includes some indication as to 
the "method" is irrelevant. As I am sure that you will note from the query 
above, there is actually a "method" of sorts encoded
into the URI reference's query parameters (this URI reference uses the 
Advanced Search "method" which takes a different
set of arguments than the simple/standard search "method" available at the 
same address of http://www.google.com/search).
I am not a big fan of the RPC style use of Web services myself, but some 
find it more accessible and that it maps
fairly straight-forwardly to existing code, which for some is important. 
Over time, I believe that that style of usage will
wane in favor of a more document-oriented style which I personally believe 
will prove to be a superior solution in
the long run.

What I believe is at issue is; how can we encode enough information in a 
description such that we can
leverage the benefits of GET when appropriate. How can we encode a 
description of a reference to a
Web service? A URI alone is inadequate, IMHO.

Let's consider Mark's original example of the invoice containing URI 
references to items.

<invoice>
  <item productid="http://someco.example.org/product/439843434"/>
  <item productid="http://someco.example.org/product/348787492"/>
  ...
</invoice>

Hmmm... I have no clue as to what the answer to #2 above is for this 
particular example.
Wouldn't it be nice if I had some clue as to what manner of thingy I'll 
get, or can get,
if I dereference these URIs? I suppose I could dereference one of them and 
see what I get,
and then write my code that will process the information. Will I have any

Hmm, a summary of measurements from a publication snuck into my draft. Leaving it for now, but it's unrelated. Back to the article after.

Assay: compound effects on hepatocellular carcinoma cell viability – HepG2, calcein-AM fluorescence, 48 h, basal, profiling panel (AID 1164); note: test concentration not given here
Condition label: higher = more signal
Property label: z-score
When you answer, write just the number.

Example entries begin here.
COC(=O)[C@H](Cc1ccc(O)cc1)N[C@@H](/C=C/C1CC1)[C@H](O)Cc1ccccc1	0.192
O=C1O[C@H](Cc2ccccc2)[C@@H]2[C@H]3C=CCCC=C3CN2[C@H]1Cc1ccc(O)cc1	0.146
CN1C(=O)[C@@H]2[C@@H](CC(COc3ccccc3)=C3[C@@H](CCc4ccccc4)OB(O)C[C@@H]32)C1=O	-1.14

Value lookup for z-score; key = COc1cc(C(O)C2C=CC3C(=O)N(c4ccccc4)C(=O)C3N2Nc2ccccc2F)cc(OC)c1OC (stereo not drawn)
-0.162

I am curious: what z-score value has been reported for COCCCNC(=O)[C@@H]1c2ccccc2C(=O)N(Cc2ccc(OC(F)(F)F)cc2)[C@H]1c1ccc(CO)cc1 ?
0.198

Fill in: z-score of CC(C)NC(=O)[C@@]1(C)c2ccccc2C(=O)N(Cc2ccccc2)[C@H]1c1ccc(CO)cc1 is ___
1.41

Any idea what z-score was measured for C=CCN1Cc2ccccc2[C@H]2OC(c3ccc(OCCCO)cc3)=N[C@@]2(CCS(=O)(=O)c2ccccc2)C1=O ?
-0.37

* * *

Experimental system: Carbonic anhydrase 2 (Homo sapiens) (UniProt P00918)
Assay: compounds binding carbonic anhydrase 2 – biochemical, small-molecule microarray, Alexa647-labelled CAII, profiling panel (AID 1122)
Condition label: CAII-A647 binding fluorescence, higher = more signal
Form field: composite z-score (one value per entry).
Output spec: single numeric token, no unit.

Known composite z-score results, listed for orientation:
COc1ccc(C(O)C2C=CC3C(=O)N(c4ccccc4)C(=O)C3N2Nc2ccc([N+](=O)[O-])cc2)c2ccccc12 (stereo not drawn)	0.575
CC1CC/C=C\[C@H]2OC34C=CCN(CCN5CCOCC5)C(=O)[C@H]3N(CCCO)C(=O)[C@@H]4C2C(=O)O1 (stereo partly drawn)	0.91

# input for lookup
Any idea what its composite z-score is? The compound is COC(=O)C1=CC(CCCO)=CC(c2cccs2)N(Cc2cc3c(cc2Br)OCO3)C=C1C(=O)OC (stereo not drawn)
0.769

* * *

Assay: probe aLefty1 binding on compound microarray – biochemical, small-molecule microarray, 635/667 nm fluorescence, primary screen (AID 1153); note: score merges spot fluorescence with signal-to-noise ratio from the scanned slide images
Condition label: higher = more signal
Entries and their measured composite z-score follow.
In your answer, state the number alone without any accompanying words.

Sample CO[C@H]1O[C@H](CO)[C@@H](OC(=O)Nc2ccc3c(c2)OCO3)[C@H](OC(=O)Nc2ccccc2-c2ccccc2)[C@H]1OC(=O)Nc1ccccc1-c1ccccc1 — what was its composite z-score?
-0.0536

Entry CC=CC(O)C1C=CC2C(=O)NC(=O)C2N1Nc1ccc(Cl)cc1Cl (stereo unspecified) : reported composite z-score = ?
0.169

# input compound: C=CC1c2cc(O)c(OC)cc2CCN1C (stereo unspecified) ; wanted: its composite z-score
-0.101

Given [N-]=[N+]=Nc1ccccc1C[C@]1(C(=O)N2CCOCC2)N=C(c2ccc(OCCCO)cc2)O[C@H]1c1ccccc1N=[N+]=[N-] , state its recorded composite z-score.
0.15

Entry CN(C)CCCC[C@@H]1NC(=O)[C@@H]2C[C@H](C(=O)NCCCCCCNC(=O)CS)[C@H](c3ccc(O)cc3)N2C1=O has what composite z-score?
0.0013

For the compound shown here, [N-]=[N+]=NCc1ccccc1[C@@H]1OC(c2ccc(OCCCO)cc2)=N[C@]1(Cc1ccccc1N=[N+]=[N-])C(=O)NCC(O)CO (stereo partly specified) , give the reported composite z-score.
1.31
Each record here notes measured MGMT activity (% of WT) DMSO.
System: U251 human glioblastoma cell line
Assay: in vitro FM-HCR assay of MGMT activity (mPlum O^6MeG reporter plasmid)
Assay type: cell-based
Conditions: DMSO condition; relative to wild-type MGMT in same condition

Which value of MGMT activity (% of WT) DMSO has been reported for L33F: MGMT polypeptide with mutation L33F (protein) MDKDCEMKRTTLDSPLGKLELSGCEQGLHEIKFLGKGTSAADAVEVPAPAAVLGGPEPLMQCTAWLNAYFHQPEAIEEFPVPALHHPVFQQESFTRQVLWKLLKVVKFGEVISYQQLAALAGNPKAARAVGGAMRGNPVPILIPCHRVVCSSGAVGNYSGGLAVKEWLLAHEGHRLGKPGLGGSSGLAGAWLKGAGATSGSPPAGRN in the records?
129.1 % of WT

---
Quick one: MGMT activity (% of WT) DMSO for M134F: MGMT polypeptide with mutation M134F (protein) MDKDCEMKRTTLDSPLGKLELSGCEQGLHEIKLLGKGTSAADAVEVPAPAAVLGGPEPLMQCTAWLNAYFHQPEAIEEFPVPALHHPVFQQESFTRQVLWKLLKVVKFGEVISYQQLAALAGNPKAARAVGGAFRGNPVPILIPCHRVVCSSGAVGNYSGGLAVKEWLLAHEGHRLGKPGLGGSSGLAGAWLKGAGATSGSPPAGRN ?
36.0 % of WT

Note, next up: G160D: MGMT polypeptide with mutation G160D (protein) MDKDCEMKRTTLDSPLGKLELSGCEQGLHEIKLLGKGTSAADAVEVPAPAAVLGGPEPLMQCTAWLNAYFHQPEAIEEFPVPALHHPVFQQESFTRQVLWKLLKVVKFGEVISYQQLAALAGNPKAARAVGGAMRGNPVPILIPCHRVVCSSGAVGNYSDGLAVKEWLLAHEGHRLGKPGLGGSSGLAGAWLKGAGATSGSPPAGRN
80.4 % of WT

certainty that 
dereferencing the other URI will result in the same type of returned 
representation? They are
after all different resources aren't they? Just because the URIs have the 
word "product" in
their path means nothing to me because a URI is meant to be opaque to all 
but the authority
that assigned the URI to the resource. The fact that I happened to find 
the URI in the productid attribute of
an invoice tells me nothing either, really.

Of course, I will probably want to write my software to process the 
invoice and its related
information before I actually get an invoice to process... Maybe you and I 
are writing the client and
service concurrently. So, let's assume that the service provider has 
generated a schema for the 
invoice:

<xs:schema xmlns:xs="http://www.w3.org/2001/XMLSchema" elementFormDefault
="qualified">
        <xs:element name="invoice">
                <xs:complexType>
                        <xs:sequence>
                                <xs:element name="item" type="itemType" 
maxOccurs="unbounded"/>
                        </xs:sequence>
                </xs:complexType>
        </xs:element>
        <xs:complexType name="itemType">
                <xs:attribute name="productid" type="xs:anyURI" use="
required"/>
        </xs:complexType>
</xs:schema>

This is all well and good, but unfortunately, there still isn't enough 
information to go
on w/r/t the productid URI. A type of xs:anyURI is IMO simply inadequate. 
What we really want to have
here (IMO) is a typed reference that indicates that the value of the 
productid attribute
is a URI that references/identifies a resource that is a product, I 
believe we want to be able to give some
clue as to what the properties of a product resource are and what 
representations might be
available so that we can develop software that can process this 
information should the 
URI value of a productid attribute be dereferenced. I may even want to be 
able to constrain
the value space of the productid attribute to be a reference to a product 
resource.

Of course, this is just addressing GET. What about POST? Let's just assume 
for a moment